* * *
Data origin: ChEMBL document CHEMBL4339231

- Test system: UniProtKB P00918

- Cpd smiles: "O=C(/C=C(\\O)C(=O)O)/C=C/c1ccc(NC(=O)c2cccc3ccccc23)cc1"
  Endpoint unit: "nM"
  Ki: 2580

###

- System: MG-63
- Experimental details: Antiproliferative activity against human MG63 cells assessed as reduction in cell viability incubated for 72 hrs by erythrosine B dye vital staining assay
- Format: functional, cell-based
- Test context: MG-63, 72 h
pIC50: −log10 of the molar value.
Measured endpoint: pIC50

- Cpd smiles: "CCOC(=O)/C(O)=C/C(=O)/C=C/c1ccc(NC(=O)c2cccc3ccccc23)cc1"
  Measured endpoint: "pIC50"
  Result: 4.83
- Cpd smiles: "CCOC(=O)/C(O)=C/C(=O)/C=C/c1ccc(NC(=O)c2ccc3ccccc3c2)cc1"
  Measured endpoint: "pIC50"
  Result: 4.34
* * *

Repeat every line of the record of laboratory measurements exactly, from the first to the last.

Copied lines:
Data origin: ChEMBL document CHEMBL4339231

- Test system: UniProtKB P00918

- Cpd smiles: "O=C(/C=C(\\O)C(=O)O)/C=C/c1ccc(NC(=O)c2cccc3ccccc23)cc1"
  Endpoint unit: "nM"
  Ki: 2580

###

- System: MG-63
- Experimental details: Antiproliferative activity against human MG63 cells assessed as reduction in cell viability incubated for 72 hrs by erythrosine B dye vital staining assay
- Format: functional, cell-based
- Test context: MG-63, 72 h
pIC50: −log10 of the molar value.
Measured endpoint: pIC50

- Cpd smiles: "CCOC(=O)/C(O)=C/C(=O)/C=C/c1ccc(NC(=O)c2cccc3ccccc23)cc1"
  Measured endpoint: "pIC50"
  Result: 4.83
- Cpd smiles: "CCOC(=O)/C(O)=C/C(=O)/C=C/c1ccc(NC(=O)c2ccc3ccccc3c2)cc1"
  Measured endpoint: "pIC50"
  Result: 4.34